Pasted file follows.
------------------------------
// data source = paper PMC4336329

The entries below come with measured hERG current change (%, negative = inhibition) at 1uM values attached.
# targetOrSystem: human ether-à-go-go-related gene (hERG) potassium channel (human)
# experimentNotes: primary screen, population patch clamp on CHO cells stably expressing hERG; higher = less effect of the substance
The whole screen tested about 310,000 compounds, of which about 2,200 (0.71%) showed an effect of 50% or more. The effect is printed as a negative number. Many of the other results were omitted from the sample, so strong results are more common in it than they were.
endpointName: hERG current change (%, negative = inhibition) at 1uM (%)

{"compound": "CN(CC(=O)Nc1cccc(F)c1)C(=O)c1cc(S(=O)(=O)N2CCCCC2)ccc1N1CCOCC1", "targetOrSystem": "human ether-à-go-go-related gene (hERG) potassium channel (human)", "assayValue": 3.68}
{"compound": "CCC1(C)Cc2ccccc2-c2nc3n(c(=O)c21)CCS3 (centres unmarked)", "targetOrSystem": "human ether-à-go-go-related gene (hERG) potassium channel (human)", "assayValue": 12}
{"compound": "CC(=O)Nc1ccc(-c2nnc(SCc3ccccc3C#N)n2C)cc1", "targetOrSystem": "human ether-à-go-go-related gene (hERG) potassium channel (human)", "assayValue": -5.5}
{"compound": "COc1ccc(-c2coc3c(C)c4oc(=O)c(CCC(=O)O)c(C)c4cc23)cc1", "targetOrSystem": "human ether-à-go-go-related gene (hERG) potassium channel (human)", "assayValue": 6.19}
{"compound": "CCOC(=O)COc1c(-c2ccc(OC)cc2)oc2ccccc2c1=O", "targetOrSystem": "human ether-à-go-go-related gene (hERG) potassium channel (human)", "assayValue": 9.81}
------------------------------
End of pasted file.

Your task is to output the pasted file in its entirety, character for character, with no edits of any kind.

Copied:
// data source = paper PMC4336329

The entries below come with measured hERG current change (%, negative = inhibition) at 1uM values attached.
# targetOrSystem: human ether-à-go-go-related gene (hERG) potassium channel (human)
# experimentNotes: primary screen, population patch clamp on CHO cells stably expressing hERG; higher = less effect of the substance
The whole screen tested about 310,000 compounds, of which about 2,200 (0.71%) showed an effect of 50% or more. The effect is printed as a negative number. Many of the other results were omitted from the sample, so strong results are more common in it than they were.
endpointName: hERG current change (%, negative = inhibition) at 1uM (%)

{"compound": "CN(CC(=O)Nc1cccc(F)c1)C(=O)c1cc(S(=O)(=O)N2CCCCC2)ccc1N1CCOCC1", "targetOrSystem": "human ether-à-go-go-related gene (hERG) potassium channel (human)", "assayValue": 3.68}
{"compound": "CCC1(C)Cc2ccccc2-c2nc3n(c(=O)c21)CCS3 (centres unmarked)", "targetOrSystem": "human ether-à-go-go-related gene (hERG) potassium channel (human)", "assayValue": 12}
{"compound": "CC(=O)Nc1ccc(-c2nnc(SCc3ccccc3C#N)n2C)cc1", "targetOrSystem": "human ether-à-go-go-related gene (hERG) potassium channel (human)", "assayValue": -5.5}
{"compound": "COc1ccc(-c2coc3c(C)c4oc(=O)c(CCC(=O)O)c(C)c4cc23)cc1", "targetOrSystem": "human ether-à-go-go-related gene (hERG) potassium channel (human)", "assayValue": 6.19}
{"compound": "CCOC(=O)COc1c(-c2ccc(OC)cc2)oc2ccccc2c1=O", "targetOrSystem": "human ether-à-go-go-related gene (hERG) potassium channel (human)", "assayValue": 9.81}